I learned of these from a recent Atlantic story. www.WarRug.com appears to be the site of Kevin Sudeith, the trader in the story. It links to pieces like this from a decade ago:
In 1969, the Italian conceptual artist Alghiero Boetti (1940-1994) designed a world map, with each country represented by the patterns of its national flag as if that were its essential identity. Boetti then commissioned weavers in Afghanistan, where he traveled frequently, to embroider the map.
This one, from 2003, has some details of Kevin Sudeith’s business:
Less than 1% of Afghan rugs have war motifs. If a weaver is going to invest six weeks in making a 4-foot-by-7-foot rug, she usually picks a pattern guaranteed to please an average buyer–somebody who doesn’t want to be intellectually challenged by a floor covering.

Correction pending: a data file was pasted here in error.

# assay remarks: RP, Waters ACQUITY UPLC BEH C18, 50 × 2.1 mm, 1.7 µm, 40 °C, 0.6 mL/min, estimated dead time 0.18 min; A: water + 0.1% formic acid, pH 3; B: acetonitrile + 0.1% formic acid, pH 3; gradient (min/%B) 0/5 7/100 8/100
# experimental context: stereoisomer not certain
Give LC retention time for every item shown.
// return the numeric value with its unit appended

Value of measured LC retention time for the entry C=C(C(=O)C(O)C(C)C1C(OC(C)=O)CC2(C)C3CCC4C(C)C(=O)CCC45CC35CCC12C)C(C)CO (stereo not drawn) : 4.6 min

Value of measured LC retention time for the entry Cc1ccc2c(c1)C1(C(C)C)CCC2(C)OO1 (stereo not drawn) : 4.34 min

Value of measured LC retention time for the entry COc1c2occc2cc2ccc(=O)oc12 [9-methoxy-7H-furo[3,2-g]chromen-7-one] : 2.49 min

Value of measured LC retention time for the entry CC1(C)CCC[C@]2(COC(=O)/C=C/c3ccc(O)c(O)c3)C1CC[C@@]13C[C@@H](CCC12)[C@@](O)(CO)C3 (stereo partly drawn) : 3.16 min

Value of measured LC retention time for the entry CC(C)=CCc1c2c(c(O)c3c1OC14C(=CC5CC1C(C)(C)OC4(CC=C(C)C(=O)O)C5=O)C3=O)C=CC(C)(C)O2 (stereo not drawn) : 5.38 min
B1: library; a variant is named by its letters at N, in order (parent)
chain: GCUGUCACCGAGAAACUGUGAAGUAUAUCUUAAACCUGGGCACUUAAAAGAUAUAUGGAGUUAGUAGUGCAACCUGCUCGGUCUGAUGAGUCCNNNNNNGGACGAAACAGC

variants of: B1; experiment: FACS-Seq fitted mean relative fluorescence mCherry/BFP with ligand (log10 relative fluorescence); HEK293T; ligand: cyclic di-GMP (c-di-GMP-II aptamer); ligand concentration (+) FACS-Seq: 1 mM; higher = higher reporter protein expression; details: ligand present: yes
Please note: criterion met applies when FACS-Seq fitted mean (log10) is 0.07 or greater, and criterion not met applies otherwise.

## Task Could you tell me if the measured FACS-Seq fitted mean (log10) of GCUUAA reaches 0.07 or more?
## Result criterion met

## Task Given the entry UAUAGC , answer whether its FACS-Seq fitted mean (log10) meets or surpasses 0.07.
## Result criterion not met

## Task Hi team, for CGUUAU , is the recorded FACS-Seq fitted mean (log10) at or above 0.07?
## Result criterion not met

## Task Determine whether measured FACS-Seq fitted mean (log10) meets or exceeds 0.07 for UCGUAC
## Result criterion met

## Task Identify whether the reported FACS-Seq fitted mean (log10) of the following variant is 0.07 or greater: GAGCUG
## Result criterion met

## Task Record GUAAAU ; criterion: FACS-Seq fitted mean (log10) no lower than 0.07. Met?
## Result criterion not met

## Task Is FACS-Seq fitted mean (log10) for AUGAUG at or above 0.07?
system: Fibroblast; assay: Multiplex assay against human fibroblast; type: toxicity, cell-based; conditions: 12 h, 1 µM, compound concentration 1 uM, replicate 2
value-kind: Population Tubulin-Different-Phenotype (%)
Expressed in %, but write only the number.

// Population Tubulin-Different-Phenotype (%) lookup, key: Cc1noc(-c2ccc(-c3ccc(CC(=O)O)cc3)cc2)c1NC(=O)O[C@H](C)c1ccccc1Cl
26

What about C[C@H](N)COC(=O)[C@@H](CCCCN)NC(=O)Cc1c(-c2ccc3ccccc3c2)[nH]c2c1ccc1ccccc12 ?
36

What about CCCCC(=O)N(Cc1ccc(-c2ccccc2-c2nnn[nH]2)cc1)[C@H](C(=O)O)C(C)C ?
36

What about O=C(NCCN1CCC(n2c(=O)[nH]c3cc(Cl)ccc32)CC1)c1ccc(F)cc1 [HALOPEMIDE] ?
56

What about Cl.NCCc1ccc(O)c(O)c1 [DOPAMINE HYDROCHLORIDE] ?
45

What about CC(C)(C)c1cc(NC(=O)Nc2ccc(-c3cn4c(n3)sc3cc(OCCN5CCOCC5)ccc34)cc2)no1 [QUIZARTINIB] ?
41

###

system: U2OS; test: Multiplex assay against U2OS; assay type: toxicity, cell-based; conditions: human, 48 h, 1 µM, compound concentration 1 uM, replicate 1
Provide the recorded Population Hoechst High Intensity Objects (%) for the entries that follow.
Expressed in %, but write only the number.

He has been doing this since 1998 and has yet to meet the weavers of the rugs…
Although Afghan weavers are traditionally women, Western collectors and dealers only deal with intermediaries, so it’s difficult to verify who actually makes the rugs, and under what circumstances. The U.S. Department of Labor, for example, lists those made in Afghanistan and Pakistan among the crafts that may involve child and forced labor. Sudeith himself never met the Afghan family that makes most of his rugs. “The brass ring for war rug people is to speak with weavers and hear their stories and motivations,” he confesses. “So far, it’s been impossible.”